Florida State students protest to take down statue of slave-owner
Tallahassee, FL – On July 4, over 70 students protested in front of the Westcott administration building at Florida State University to demand the removal of the statue of Francis Eppes, a large Leon County slave-owner who had funded the Confederacy. The protest was called by Tallahassee Students for a Democratic Society (SDS), who also issued demands for the removal of Eppes from the criminology building and segregationist Doak Campbell from the stadium.
Students, holding signs reading, “No slave-owners on campus” and “Eppes must fall,” marched to the new location of the Eppes statue. An American flag was draped over the statue with the names of victims of police murder, including Mychael Johnson, Wilbon Woodard and Tony McDade in Tallahassee.
Student protests had led FSU President John Thrasher to call an advisory panel which led to the removal of the Francis Eppes statue from the Westcott plaza in 2018, but in the summer of 2019 the statue was returned to a nearby area of campus.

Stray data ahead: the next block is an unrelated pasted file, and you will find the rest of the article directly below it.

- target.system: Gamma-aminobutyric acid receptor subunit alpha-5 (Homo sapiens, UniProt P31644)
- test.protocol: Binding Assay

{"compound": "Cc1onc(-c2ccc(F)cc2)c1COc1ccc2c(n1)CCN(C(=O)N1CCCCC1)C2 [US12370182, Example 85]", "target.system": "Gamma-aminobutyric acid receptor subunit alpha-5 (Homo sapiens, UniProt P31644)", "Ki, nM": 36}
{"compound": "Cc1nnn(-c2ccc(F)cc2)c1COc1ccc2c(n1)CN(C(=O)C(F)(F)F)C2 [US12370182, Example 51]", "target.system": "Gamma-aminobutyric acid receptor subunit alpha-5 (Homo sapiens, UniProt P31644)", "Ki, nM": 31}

“Taking down the statue of a racist slave owner is the bare minimum that FSU could do for our community but especially out of respect for our Black student body,” said Valentina Beron, incoming SDS president. “As long as the statue of Francis Eppes stands at FSU, it represents the culture of white supremacy that is still deeply ingrained and being upheld by this institution today.”
Students also issued calls for FSU to cut ties with the Tallahassee Police Department (TPD), to place FSUPD under community control and to increase Black enrollment through affirmative action.
“Francis Eppes used money from his slave-catching militia to fund one of the first police departments in the country, TPD. To this day TPD continues to subjugate Black people, most recently with the murders of Mychael Johnson and Tony McDade,” said Regina Joseph of the Tallahassee Community Action Committee (TCAC).
The students said that they would continue struggling until their demands are met by FSU.